Like Paine said, discretion was needed here. Cobra, I definitely don't think they should have let her go, but It didn't take clotheslining this woman to get her to stop, and that was easy to see. She had already stopped by the time the guard got to her, because she had the ball in her hand. Regardless, grabbing a woman (or anyone) by the neck and throwing them down is uncalled for in pretty much any situation in which the victim is unarmed.

I would delete seabeachfred's comment, but I actually considered writing about the race issue in the original post. I had wondered if I, a white woman, had done the same thing, would I have been treated in the same manner? Hard to say, but if the guard holds seabeachfred's views, there's no telling what was going through his head.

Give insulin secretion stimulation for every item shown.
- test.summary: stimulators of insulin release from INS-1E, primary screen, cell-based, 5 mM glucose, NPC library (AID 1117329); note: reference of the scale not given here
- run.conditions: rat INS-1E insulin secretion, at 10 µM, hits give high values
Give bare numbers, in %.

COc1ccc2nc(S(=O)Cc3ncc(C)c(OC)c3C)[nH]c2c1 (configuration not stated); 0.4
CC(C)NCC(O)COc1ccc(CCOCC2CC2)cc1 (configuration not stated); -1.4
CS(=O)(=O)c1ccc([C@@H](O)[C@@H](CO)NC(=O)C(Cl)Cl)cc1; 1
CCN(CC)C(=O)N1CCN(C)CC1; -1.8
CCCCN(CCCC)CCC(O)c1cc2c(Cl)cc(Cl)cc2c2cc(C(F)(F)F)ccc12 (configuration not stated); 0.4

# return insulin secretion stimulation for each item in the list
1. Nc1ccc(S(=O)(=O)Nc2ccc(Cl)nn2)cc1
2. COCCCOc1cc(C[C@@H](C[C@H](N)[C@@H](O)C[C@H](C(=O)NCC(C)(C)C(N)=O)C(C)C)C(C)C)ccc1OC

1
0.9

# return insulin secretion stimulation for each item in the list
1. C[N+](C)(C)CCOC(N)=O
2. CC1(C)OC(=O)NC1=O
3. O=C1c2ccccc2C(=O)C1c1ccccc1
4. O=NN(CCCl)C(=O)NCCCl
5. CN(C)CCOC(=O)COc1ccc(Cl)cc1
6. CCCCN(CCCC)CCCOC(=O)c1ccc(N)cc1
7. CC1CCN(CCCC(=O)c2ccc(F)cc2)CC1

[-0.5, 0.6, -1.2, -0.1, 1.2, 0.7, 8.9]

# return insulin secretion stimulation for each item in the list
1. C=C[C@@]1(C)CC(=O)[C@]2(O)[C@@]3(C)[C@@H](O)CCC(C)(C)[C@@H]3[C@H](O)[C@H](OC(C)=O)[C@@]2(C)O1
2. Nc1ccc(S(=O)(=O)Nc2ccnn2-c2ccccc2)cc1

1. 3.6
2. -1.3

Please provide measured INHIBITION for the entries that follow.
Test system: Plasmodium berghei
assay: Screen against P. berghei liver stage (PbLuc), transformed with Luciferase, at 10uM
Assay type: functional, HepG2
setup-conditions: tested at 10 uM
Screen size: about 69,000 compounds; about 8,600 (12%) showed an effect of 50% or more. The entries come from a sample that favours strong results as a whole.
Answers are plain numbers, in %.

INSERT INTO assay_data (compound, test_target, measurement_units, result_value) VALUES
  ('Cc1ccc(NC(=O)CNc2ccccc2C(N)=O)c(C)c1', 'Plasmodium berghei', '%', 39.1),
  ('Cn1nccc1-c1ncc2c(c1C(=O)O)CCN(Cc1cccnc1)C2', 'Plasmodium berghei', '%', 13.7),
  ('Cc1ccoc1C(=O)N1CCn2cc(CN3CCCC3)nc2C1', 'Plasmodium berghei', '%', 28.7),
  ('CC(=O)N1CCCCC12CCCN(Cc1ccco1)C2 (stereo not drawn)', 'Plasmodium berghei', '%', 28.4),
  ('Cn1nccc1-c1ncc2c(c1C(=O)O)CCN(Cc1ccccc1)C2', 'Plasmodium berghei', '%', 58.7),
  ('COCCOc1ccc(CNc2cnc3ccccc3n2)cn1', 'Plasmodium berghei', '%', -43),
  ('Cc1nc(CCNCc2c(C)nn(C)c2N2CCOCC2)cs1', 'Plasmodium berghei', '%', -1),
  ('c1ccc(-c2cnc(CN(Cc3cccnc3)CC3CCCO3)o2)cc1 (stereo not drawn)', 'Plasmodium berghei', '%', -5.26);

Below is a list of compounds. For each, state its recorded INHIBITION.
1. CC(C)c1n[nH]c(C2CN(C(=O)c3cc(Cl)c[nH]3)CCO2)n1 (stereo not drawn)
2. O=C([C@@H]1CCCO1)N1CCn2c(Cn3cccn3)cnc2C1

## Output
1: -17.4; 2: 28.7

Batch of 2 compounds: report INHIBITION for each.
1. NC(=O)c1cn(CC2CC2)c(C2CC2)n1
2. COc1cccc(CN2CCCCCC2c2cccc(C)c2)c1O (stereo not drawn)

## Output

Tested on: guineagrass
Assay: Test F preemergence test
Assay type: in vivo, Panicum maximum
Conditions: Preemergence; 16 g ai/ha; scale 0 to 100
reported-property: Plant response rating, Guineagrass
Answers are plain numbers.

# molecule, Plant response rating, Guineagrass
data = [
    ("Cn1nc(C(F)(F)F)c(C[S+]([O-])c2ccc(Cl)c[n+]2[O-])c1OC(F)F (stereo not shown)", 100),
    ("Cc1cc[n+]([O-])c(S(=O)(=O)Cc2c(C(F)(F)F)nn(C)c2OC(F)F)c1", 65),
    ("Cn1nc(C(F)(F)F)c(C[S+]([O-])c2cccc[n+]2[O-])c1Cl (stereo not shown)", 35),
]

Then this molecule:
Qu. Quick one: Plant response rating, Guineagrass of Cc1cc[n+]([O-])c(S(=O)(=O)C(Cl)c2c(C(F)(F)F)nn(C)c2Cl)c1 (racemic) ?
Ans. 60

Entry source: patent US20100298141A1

Race probably wasn't an issue, but the guard certainly didn't act as though he viewed this woman as another human being. In Los Angeles, they run ads at bus stops, asking people to join LAPD. The slogan is "Become Twice the Citizen." Every time I see that, I feel like throwing up. Do we really need to see it in writing that cops think they're above the law? Do LAPD officers now get to vote twice in any elections? That's likely the mindset this guard was working from, and it's just not cool.

I don't generally have a problem with authority, but any time I see it abused, I have to call it. And that's what I did here.

Anonymous said...

stop crying

berkowit28 said...

You say "disciplinary action or some crap like that is not enough--this was not the first time this guard has acted this way; I'm sure of that".